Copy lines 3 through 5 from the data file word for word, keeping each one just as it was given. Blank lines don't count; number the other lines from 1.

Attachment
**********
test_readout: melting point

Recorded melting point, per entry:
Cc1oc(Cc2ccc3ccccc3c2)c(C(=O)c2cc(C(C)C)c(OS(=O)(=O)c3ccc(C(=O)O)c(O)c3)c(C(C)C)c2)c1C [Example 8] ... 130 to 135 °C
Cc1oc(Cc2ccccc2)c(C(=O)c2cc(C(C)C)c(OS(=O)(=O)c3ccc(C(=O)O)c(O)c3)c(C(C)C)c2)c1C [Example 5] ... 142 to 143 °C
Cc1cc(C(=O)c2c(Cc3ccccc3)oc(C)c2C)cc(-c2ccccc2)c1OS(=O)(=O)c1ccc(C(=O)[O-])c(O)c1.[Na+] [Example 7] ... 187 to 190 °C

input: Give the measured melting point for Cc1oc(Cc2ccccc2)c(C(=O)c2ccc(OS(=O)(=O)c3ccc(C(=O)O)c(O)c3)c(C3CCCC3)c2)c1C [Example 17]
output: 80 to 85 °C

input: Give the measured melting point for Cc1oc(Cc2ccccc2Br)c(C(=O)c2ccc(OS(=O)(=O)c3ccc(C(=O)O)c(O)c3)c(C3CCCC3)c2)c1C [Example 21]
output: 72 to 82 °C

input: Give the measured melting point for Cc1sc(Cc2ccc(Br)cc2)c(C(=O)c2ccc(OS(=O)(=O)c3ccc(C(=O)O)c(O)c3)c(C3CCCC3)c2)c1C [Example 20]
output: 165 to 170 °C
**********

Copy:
Cc1oc(Cc2ccc3ccccc3c2)c(C(=O)c2cc(C(C)C)c(OS(=O)(=O)c3ccc(C(=O)O)c(O)c3)c(C(C)C)c2)c1C [Example 8] ... 130 to 135 °C
Cc1oc(Cc2ccccc2)c(C(=O)c2cc(C(C)C)c(OS(=O)(=O)c3ccc(C(=O)O)c(O)c3)c(C(C)C)c2)c1C [Example 5] ... 142 to 143 °C
Cc1cc(C(=O)c2c(Cc3ccccc3)oc(C)c2C)cc(-c2ccccc2)c1OS(=O)(=O)c1ccc(C(=O)[O-])c(O)c1.[Na+] [Example 7] ... 187 to 190 °C